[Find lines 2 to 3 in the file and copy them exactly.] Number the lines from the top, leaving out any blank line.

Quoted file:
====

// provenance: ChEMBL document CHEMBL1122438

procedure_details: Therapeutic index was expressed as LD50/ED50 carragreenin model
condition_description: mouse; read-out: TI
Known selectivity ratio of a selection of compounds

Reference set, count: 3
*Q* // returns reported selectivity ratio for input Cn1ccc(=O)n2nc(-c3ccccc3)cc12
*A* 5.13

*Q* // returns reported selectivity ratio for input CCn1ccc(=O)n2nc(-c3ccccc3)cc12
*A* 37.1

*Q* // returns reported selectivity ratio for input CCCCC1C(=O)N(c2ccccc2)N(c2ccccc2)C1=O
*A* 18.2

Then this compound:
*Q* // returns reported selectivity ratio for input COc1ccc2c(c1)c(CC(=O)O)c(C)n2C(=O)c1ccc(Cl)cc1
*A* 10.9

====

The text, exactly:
procedure_details: Therapeutic index was expressed as LD50/ED50 carragreenin model
condition_description: mouse; read-out: TI